The legal basis for this practice is initially Art. 4 No. 1 of the DS-GVO for personal data, relating to identified or identifiable natural persons. As a result of the publications mentioned in the “wanted posters”, it is clear that here the data is disclosed to the unrestricted public, which is something that needs to be investigated. The legal basis for this is once again Art. 6 Para. 1 DS-GVO, a prohibition regulation with the reservation of permission. The authors explain that there is no justification for this publication practice under Art. 6 I DS-GVO. The consent of the athletes is missing (Art. 6 I a), Art. 7 DS-GVO), furthermore there is no reference to the possibility of revocation in Art. 7 III DS-GVO and finally there is no transparency according to Art. 7 II DS-GVO, there is no voluntary nature, Art. 7 No. 11, Art. 7 IV DS-GVO.

The NADA, on the other hand, bases its publication practice on the provisions of §§ 9, 10 AntiDopG in conjunction with Art. 6 I e, Art. 6 III DS-GVO, which is by no means valid, because according to this provision, at most, the results could be published.

Furthermore, the legal basis of the WADC and Art. 14.3 NADC could be considered in connection with a legal authorization according to Art. 6 I e DS-GVO. Overall, the authors conclude that the processing of personal data by NADA is unlawful and that the processing is also disproportionate.

The authors therefore suggest possible solutions, because a publication practice should not be neglected despite all this. One could therefore introduce access restrictions for the published arbitral awards, with possible passwords, so that certain groups of persons who have a legitimate interest in the notification of the sanction could be granted access. Such restrictions are also common in other areas, which is why the NADA is recommended to review or adapt its publication practices.

In “The Limits of Justifying Consent in Sport when Doping the Opponent” D. Friedrich and C. Hook, Passau, again discuss the current case of the boxer Felix Sturm, and the judgement of the LG Köln is printed in the same issue. Does the forbidden taking of doping substances by a boxer now constitute a punishable bodily injury in addition to the punishability according to the AntiDopG, since an effective consent may be lacking? The authors deal with the question whether a legally effective consent of the opponent can be present here.

The question is examined in detail to what extent consent could be meaningless due to immorality. In case law, § 228 StGB is interpreted restrictively, the immorality refers exclusively to the severity of an imminent bodily injury and not to whether doping could offend against decency. Furthermore, there could be a lack of effective consent due to a violation of the rules of sport. However, consent for an injury in sport can only refer to the rules of the specific practice of the respective sport, for example the opponent’s boxing punches, and not to a concomitant phenomenon in the practice of the sport, namely doping.

As a result, the opponent of the doped athlete does not have the justifiable consent of the doped athlete, because he does not know the fact of doping. This is a genuine lack of will when the declaration of consent is given, which is why it is invalid. The LG Köln has, despite the correct judgement in the result, only briefly dealt with this topic and also with a different justification why the detailed clarification in this article was necessary.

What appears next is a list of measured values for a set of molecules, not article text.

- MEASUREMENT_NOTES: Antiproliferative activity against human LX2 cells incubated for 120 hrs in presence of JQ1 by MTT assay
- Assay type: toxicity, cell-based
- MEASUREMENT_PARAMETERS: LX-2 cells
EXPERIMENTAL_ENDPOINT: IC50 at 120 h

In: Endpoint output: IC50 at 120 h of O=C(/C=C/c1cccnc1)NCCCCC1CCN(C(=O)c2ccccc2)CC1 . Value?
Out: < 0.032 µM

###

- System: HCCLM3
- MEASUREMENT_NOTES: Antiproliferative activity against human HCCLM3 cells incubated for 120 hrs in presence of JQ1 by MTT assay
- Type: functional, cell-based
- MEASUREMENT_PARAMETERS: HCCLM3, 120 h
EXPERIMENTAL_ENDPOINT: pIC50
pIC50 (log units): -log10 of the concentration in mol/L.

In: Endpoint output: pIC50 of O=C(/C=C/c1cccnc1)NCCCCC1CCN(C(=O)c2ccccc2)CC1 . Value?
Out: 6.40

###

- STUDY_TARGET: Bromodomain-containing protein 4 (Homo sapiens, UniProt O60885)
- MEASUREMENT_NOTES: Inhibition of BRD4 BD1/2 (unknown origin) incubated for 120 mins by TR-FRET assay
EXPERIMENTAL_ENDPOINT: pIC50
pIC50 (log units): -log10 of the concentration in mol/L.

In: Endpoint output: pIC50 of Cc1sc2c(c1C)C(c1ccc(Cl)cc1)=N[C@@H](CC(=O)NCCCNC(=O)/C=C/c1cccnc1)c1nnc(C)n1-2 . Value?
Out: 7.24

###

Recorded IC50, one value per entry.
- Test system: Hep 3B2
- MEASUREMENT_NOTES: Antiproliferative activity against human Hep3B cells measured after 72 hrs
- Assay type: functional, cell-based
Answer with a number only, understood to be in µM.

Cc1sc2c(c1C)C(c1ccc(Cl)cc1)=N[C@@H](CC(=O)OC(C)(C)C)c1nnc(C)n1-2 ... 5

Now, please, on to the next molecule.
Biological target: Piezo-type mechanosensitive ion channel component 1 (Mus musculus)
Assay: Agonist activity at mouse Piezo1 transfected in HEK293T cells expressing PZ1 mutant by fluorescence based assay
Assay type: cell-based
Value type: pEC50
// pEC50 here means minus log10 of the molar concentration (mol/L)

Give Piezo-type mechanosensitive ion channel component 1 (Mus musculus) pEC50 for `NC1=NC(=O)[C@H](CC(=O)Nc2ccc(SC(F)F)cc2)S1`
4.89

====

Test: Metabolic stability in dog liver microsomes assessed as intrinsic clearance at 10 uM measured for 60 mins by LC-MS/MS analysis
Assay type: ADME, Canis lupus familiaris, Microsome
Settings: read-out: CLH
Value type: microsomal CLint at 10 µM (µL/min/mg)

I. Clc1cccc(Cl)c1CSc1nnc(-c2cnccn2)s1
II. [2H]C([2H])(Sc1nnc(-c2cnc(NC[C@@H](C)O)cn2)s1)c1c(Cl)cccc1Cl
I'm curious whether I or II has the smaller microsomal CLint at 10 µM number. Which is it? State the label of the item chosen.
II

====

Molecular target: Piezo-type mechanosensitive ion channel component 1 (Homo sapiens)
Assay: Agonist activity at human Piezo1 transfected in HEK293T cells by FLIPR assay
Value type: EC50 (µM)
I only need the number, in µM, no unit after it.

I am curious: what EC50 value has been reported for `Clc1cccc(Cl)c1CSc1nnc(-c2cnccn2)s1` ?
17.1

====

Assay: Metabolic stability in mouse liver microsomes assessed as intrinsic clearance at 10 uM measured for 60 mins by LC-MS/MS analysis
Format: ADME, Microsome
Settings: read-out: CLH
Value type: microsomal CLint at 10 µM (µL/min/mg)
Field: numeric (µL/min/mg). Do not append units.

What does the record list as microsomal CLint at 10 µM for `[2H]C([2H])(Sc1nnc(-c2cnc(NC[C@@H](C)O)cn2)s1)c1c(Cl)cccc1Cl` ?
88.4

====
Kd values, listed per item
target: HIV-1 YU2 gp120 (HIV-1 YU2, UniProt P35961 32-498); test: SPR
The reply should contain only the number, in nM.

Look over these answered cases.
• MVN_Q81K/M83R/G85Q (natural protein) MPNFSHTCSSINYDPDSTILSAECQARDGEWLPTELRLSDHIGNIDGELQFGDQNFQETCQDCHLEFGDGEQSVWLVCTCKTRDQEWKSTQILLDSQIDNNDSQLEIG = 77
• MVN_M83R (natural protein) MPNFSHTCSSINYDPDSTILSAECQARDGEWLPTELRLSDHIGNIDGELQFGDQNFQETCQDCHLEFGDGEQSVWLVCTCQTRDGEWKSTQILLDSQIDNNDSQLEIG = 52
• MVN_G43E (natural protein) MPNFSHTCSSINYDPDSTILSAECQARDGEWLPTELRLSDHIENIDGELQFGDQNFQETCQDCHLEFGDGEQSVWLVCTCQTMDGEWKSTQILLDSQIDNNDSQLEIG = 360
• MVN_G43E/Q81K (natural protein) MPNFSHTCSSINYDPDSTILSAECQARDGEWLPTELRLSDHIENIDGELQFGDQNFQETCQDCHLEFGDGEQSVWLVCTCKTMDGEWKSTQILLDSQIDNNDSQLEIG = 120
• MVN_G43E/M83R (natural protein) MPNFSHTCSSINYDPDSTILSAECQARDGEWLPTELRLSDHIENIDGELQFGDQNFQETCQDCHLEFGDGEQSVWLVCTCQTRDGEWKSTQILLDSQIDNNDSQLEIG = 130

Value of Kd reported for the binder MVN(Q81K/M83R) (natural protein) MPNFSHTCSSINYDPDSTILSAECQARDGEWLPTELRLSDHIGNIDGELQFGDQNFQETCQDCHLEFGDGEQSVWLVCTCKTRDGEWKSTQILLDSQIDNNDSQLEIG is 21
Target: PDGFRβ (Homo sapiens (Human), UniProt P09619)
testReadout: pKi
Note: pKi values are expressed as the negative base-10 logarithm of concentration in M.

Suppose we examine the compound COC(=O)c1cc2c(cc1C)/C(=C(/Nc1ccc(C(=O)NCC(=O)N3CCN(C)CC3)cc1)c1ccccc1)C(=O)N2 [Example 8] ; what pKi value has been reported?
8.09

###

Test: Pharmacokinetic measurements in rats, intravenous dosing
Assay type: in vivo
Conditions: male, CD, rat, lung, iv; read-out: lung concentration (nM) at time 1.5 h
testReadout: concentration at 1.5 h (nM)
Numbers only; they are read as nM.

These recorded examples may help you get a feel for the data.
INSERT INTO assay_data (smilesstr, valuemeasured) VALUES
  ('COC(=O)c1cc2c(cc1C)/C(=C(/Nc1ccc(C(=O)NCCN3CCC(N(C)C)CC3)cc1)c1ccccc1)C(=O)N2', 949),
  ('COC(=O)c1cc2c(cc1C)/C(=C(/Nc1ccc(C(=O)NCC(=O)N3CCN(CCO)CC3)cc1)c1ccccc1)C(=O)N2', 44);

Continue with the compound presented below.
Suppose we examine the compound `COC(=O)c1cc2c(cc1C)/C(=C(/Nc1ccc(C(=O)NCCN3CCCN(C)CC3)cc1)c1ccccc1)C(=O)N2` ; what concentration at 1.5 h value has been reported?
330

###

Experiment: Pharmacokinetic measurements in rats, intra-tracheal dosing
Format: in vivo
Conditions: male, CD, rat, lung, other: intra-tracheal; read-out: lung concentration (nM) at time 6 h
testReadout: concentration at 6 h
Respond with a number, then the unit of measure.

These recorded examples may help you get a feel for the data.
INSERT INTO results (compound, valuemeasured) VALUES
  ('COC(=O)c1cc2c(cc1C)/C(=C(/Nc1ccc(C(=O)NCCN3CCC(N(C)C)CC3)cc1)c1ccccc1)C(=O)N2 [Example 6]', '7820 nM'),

Further, S. Unger, Gernsheim, discusses “The employee characteristics of coaches in amateur soccer“.

According to the author, this question has not yet been answered centrally or explicitly by the labor courts. Various labor courts tend not to grant the trainer in amateur soccer employee status.

However, the author points out in his presentation that one must assume that the coach in amateur sports is an employee, depending on the circumstances and details of the contractual agreement. The requirements are regulated in detail according to the newly introduced § 611 a para. 1 BGB. First of all, the contract must be a contract for payment, which means that it must be a contractually regulated remuneration, not merely a reimbursement of expenses.

Furthermore, it depends on the personal dependency due to the fact that the trainer is bound by instructions, which is usually already the case if the trainer has to perform his work at a certain place and within a certain time. In most cases, the employer club specifies the specific training times, which the trainer will naturally follow. This is only not the case if a trainer is able to determine the details of some sports, such as tennis or golf himself.

In the article “Herne-West: shift in the shaft? – or: Where coal is no longer worth anything….“, P. Küting, Bochum, describes the sporting and economic situation of the Bundesliga club FC Schalke 04 e.V. According to its 2019 Group Management Report, this club is pursuing “its long-term goal of becoming one of the top clubs in Europe – in sporting, economic and emotional terms”. The author clearly doubts this and states that the economic situation of FC Schalke 04 e.V. is disastrous. In contrast, the group management report would state that the 2020/2021 season is “solidly financed” – which is completely surprising in detail.

The author describes the details of the club’s history as well as its finances and describes the current balance sheet as presented acrobatics and predicts that this set of figures is likely to deteriorate massively with a view to the next balance sheet date 31.12.2020. In conclusion, the real problem of the club is that it has been doing bad business for years, and furthermore that such failed business models in soccer are artificially maintained by tax money. Under no Case law circumstances can it be possible that professional salaries in the millions will end up being paid with tax money.